Leonard Chua’s own experience of hard times enables him to empathise with those in the same boat. He does not stop there. Remembering how relatives pooled their limited resources to help his family pull through, he now wants to extend a hand to those fighting to keep afloat in the pandemic.
Early last month, Chua gathered some friends to start The Angel Project, which connects those seeking aid with those who wish to adopt or sponsor families. As the conduit, they connect both parties and customise needs and contributions, so things can move fast.
“I tell rich friends that we are looking more for individual contributions than corporate sponsors. Speed is more important than marketing and we want to keep it simple, nothing fancy,” he says.
His family lost their business during the 1987 and 1997 financial crises. “Growing up with an older brother, not having enough was a daily conversation at home. I am thankful my aunts, who earned only enough for themselves, pooled their money to help us,” says the 35-year-old psychology graduate.
The Angel Project’s volunteers bring different skills to the table. Chua, head of digital at his workplace, sets the pace and expectations as project lead. He brought in the first batches of families who needed help and the bulk of initial funding by sponsors. A social influencer helps to raise awareness of the initiative while members from advertising agencies chart strategy.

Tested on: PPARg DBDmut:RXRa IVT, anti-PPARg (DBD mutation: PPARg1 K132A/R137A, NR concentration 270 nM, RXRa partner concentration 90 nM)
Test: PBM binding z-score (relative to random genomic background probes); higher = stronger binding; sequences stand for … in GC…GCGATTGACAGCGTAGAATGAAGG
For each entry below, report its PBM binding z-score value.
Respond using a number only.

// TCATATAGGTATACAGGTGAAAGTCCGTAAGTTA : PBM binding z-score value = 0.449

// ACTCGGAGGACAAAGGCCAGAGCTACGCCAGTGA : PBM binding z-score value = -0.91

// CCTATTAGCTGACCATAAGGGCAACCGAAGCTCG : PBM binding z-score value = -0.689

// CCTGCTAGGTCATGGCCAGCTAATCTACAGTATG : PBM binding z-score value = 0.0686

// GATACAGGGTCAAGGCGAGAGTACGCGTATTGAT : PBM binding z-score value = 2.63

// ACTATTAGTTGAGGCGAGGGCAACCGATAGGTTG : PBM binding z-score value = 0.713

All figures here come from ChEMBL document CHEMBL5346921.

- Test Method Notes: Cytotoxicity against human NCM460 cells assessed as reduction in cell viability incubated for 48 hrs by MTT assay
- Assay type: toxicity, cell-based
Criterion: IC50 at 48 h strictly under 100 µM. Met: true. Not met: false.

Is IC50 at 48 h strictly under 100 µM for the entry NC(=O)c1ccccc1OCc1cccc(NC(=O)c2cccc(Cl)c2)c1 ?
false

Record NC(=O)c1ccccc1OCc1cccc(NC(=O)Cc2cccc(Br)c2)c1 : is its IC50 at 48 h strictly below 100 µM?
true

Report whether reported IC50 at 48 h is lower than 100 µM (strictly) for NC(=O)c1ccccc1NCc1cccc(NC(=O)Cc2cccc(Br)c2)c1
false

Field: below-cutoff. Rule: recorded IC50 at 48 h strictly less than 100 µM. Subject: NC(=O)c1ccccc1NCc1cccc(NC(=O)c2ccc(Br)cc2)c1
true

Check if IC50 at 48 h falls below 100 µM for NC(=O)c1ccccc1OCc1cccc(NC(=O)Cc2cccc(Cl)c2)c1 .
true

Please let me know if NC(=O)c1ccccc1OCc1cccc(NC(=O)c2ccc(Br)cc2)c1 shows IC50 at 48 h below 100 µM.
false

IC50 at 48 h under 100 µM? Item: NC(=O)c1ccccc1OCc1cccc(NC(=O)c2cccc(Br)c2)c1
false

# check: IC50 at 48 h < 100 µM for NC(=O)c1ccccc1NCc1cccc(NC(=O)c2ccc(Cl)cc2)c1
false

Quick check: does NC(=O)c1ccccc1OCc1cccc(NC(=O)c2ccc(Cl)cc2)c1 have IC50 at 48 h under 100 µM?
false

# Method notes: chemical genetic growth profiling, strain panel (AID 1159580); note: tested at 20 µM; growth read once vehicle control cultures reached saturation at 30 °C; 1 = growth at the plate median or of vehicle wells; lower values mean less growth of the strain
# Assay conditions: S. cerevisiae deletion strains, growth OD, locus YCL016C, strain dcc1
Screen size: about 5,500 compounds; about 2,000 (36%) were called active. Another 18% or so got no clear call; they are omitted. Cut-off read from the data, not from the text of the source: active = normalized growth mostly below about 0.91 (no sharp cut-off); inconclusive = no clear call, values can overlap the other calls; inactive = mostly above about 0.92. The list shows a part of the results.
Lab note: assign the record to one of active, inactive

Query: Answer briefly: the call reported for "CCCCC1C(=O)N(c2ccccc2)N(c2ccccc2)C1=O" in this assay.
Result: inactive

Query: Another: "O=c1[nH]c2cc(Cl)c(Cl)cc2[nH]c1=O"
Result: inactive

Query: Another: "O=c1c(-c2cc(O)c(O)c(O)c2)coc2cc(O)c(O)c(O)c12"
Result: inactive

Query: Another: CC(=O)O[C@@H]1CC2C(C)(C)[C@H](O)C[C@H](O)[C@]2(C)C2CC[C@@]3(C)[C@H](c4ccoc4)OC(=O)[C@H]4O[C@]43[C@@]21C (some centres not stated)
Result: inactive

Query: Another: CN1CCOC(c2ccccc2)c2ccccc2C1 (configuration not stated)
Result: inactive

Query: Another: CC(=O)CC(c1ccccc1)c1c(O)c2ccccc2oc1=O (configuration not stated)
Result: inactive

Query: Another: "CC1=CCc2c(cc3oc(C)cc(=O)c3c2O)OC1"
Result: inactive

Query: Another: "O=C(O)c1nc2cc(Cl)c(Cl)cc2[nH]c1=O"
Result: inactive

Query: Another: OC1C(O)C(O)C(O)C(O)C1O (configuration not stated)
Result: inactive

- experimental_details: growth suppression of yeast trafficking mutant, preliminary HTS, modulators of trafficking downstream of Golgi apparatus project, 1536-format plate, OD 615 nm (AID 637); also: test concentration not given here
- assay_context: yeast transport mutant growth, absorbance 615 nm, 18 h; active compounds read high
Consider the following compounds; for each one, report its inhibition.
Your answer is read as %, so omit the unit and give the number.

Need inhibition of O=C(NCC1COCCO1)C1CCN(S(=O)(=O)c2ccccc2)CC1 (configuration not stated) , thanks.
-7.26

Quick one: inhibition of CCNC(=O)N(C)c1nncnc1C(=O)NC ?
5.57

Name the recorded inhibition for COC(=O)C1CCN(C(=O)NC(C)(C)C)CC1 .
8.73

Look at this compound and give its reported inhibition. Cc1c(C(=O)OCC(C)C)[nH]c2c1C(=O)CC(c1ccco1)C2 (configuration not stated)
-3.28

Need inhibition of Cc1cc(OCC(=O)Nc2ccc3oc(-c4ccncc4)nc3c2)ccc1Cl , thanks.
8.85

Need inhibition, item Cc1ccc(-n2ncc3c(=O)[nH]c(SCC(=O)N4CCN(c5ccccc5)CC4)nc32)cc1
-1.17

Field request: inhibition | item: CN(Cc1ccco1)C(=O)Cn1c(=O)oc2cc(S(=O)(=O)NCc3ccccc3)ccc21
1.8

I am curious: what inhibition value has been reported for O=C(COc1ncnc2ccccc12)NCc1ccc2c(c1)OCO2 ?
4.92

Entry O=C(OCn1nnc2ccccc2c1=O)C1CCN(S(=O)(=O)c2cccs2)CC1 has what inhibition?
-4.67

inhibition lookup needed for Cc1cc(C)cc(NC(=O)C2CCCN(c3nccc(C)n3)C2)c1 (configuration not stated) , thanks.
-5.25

Stay-at-home mothers who used to run businesses help with back-end operations, keeping track of funds coming in and channelling them to B40 (bottom 40% income group) families who have lost their household income and have children aged 20 and below. Issues on planning and managing operations are handled by someone who works in sales while a volunteer who is a compliance analyst makes sure every transaction is recorded and the receipts are in order and available for whoever wishes to check.
Unlike professionals, many of whom can bounce back when things pick up, B40 families have limited education or knowledge, no network and are unlikely to get back on their feet quickly, says Chua, explaining why the project focuses on this group. Instead of the usual practice of handing over food supplies, the team links applicants to those willing to adopt them for three to six months.